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Critically compare the doctrines of competence-competence adopted by American and French courts. Which is superior?
The principle of competence competence in arbitration law is
the principle that arbitrators have power to rule on their own jurisdiction. It
has a positive and a negative aspect; the positive aspect to the principle is
that an arbitrator can proceed with an arbitration and rule on its own
jurisdiction even if the validity of the arbitration agreement is challenged in
court. The negative aspect is that the courts should not make a judgement
regarding the arbitrators’ jurisdiction until the arbitrators have had the
opportunity to do so.
I will take the question of ‘which doctrine of competence
competence is stronger?’ to mean ‘under which legal system does the arbitrator
have the most power to rule on its own jurisdiction?’.
The doctrine of competence-competence is not mentioned in
the US Federal Arbitration Act. It is a doctrine developed by the judiciary,
and is intrinsically linked to the doctrine of separability, which is also a
construct of the judiciary.
The doctrine of separability in the arbitration context
holds that an arbitration clause in a contract is a distinct entity from the
rest of the contract. The case of Rent-A-Center,
West, Inc. v. Jackson used this concept to shape the current doctrine of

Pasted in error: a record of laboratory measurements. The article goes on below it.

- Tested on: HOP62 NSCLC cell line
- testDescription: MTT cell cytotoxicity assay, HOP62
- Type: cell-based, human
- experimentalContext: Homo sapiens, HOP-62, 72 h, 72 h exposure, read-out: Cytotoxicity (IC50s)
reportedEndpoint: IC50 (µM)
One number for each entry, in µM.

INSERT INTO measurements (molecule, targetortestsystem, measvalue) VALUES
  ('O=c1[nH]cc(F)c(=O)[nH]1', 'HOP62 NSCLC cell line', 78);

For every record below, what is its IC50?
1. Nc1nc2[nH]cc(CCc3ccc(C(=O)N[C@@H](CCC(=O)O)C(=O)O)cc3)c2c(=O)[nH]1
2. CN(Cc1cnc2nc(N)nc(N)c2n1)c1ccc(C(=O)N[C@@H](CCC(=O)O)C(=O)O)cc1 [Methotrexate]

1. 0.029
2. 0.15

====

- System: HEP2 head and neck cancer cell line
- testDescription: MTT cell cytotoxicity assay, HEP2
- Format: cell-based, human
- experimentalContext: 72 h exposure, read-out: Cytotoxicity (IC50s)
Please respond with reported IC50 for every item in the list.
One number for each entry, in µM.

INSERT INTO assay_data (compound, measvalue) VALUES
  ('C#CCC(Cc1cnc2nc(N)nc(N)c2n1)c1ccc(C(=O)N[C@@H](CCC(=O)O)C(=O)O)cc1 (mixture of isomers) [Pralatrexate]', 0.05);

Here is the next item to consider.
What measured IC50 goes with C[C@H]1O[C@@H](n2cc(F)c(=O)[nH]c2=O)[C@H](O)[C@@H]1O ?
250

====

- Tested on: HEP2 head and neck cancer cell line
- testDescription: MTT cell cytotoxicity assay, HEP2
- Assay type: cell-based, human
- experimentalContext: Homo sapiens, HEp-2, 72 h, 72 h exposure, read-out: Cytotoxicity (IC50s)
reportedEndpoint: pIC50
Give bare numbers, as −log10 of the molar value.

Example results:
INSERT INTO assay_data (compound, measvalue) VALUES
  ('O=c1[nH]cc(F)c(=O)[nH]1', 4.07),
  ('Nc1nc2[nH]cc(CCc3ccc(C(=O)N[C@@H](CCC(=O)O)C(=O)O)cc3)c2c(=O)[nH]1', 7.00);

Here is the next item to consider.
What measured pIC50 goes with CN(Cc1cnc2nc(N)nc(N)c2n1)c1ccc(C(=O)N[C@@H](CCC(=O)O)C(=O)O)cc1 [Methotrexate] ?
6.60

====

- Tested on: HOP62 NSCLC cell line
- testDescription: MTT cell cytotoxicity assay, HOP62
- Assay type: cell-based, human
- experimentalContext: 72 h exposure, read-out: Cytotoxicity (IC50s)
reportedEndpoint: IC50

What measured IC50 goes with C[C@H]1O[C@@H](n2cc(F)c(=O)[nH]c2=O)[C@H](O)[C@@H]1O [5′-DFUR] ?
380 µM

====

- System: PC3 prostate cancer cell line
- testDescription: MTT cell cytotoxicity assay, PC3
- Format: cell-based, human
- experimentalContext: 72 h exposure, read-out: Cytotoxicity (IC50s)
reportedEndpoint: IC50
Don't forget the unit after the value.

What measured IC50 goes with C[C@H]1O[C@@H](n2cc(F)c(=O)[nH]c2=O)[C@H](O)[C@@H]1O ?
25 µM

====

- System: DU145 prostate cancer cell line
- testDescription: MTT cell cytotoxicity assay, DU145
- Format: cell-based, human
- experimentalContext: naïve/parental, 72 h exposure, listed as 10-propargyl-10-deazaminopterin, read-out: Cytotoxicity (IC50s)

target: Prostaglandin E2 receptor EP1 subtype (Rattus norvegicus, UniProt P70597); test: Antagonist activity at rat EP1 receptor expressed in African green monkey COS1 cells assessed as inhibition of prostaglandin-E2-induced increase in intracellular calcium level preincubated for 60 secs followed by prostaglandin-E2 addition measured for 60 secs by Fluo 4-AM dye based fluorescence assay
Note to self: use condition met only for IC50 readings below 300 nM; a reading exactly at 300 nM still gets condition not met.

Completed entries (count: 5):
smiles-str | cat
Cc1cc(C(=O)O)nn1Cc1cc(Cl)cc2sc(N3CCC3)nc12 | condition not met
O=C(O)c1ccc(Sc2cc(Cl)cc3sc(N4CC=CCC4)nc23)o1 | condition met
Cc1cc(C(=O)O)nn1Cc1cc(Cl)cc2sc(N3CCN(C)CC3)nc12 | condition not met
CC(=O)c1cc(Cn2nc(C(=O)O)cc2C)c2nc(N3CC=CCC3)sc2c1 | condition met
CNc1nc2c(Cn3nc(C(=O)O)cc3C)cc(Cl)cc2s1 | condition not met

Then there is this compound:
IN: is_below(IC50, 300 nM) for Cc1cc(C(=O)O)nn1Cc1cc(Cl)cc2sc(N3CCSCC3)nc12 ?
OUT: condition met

competence competence in the USA. In this case, Jackson argued that an
arbitrator could not logically be empowered to review its jurisdiction by the
very agreement that was being contested. It was held that the arbitration or
‘delegation’ clause was separate to the rest of the contract, and a clause
which empowered the arbitrator to determine its own authority would remain
valid unless it was this clause and not rest of the agreement which was
challenged as being invalid. This case was a strong affirmation of the positive
aspect to the principle of competence competence.
In France, Article 1448 of the Civil Procedure Code was
introduced by decree in 2011 and this article affirmed the existence of a
principle of competence competence with both a positive and negative aspect. It
held that an arbitrator has priority over a judge to determine his own
jurisdiction, with the judge being unable to do this unless the arbitration
agreement is manifestly void or the arbitral tribunal is not yet in existence.
The parties are not able to alter this position by agreement; it is a
compulsory rule of law. Article 1465 confirms this position by stating that
“The arbitral tribunal has exclusive jurisdiction to rule on objections to its
Which doctrine is
The French doctrine is superior as it has a positive and
negative aspect, a dual effect, which clearly gives the arbitrator more power
to determine its jurisdiction than the courts, whereas the US doctrine does not
give the arbitrators as much power as this to determine its own jurisdiction.